Stop. Breathe

The spiritual teacher Poonjaji once said: “You have to decide right now to be free once and for all. Everyone who has found freedom in this lifetime has had to make this decision…”

I, as those before me also stopped and asked myself, am I happy? Am I free?

So, I decided that the mediocre life I was living not only made me suffer, it also made my suffering spill over on everyone around me.

Hence, twelve years ago I bought my plane ticket to France, where I knew, the Zen teacher of Mindfulness (Sati), Thich Nhat Hanh could be found. This became the catalyst for my journey into discovering who I really was.

The first discovery was as Alan Watts so crudely puts it, that the ‘you’ that you think you are, does actually not exist. In a sense I had to die to see this truth.

Truth, a word we so easily abused. What is truth?

Well, this is where vipassana meditation enters the picture. Vipassana means to see things as they really are, and it is one of the most ancient meditation techniques known to man. Its primary tenant is a focus on one’s breath.

While it sounds simple, I think it’s one of the most difficult things I’ve ever worked on. At first, I couldn’t focus on my breath for more than a few seconds. But once I started to unlock this focus, I could explored each of my bodily sensations.

I discovered that everything that happens in my mind is connected to what happens in my body. And by focusing my mind on the sensations of my body, I could better understand the machinations of my own brain.

Satya Narayan Goenka helped me to really understand and integrate this technique on my painful journey of self-discovery.

Goenka taught this about Vipassana Meditation, “… real wisdom is recognizing and accepting that every experience is impermanent. With this insight you will not be overwhelmed by ups and downs. And when you are able to maintain an inner balance, you can choose to act in ways that will create happiness for you and for others. Living each moment happily with an equanimous mind, you will surely progress toward the ultimate goal of liberation from all suffering.”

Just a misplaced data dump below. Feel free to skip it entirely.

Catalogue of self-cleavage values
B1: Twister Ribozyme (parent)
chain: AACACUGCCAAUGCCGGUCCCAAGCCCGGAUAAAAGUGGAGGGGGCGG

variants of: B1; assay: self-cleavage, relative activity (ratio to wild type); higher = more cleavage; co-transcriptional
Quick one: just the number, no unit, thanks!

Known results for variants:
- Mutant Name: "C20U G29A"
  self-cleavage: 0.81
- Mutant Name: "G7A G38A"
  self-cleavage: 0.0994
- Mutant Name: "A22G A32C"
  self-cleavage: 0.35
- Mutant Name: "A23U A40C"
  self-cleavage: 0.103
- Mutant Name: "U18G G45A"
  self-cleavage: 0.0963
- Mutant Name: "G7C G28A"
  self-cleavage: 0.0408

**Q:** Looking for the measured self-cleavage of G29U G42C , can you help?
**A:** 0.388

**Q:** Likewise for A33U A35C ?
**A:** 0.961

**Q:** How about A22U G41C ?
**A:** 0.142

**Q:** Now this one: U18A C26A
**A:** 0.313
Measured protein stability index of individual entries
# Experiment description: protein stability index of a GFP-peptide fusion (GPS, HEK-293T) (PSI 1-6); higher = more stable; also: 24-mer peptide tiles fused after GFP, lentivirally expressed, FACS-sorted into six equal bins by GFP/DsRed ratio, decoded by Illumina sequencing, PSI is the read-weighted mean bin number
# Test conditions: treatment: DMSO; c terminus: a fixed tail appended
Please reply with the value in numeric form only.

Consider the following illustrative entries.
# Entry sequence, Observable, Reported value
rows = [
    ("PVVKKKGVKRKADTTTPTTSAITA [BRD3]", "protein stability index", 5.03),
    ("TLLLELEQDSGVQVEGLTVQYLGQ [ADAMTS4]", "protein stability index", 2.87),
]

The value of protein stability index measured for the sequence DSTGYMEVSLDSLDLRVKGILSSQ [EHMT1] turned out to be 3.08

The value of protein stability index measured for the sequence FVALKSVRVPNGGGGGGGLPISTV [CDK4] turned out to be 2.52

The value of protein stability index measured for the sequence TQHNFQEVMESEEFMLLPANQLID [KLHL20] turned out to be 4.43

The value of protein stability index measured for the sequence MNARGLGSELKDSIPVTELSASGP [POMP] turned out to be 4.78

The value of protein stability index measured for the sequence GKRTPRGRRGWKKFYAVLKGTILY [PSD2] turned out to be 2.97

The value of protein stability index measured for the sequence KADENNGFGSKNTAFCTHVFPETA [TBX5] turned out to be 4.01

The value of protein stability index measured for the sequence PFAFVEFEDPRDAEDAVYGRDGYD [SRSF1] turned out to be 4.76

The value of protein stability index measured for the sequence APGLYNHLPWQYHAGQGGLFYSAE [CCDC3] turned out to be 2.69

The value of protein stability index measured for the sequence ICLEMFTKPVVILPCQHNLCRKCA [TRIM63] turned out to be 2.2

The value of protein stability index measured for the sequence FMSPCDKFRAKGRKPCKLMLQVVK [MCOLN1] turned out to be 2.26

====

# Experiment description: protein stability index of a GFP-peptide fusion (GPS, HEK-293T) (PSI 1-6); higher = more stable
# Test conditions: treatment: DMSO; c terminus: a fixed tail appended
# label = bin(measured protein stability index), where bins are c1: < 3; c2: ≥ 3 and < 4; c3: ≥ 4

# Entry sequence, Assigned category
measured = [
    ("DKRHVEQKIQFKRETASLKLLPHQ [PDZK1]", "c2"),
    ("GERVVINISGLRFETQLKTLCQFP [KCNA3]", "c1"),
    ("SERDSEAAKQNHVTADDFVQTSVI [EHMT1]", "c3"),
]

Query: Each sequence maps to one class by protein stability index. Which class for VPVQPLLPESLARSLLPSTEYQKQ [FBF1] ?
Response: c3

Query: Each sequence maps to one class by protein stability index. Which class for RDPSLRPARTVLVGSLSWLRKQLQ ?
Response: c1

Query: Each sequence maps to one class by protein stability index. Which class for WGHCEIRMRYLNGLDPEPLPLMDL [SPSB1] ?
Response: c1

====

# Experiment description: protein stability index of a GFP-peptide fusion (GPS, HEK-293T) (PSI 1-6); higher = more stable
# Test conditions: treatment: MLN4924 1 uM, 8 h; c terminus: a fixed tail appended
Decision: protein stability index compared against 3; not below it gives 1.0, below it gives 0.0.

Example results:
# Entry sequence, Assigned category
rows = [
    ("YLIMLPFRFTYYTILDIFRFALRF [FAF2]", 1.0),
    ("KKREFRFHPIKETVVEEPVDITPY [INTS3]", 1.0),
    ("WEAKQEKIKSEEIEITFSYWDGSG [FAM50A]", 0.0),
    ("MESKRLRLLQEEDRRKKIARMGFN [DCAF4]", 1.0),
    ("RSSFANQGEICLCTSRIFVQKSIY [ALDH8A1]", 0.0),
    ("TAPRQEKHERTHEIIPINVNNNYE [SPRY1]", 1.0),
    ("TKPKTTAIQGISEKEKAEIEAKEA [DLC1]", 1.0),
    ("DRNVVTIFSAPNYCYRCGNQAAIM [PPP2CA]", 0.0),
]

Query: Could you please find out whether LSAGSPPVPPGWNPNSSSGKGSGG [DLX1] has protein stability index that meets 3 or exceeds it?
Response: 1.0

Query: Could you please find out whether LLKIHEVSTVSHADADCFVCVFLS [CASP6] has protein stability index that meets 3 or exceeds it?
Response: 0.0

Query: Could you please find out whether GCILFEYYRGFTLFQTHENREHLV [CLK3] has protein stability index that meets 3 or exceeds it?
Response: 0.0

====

So, I started to meditate twice daily, and are still practicing this to this day.

It helped me to observe the reality of the present moment exactly as it is. Free of stories, insecurities, anxieties, and all the other distractions manifested in our brains. This skill, when honed in, allows for clear understanding of the here and now. An understanding of what is really happening, not what I want to see or try to distorted through my story of what is happening.

Vipassana meditation as a tool had two main benefits for me:

First is focus, when you train the mind to focus only on your breath you gain the discipline to know what is important, and what to focus on.

“The mind spends most of the time lost in fantasies and illusions, reliving pleasant or unpleasant experiences and anticipating the future with eagerness or fear. While lost in such cravings or aversions, we are unaware of what is happening now, what we are doing now,” Goenka describes it. So therefore the importance of being able to focus on the here and now.

Secondly, Vipassana meditation helps you learn the difference between what is real and what are just stories that we invent in our own mind. Goenka puts it like this:

“Every sensation shares the same characteristic: it arises and passes away, arises and passes away. It is this arising and passing that we have to experience through practice, not just accept as truth because Buddha said so, not just accept because intellectually it seems logical enough to us. We must experience sensation’s nature, understand its flux, and learn not to react to it.”

Not reacting to the stories, but staying grounded in the reality of this moment. In other words, waking up.

A focus on the real, waking up, is what allowed me to see new avenues on my life’s journey. But don’t only take my word for this.

The best way to get started on your own journey is to close your computer, close your eyes, and take a deep breath. Focus only on your breath. And stop reacting to every thought or feeling that pops up.

That is the first step…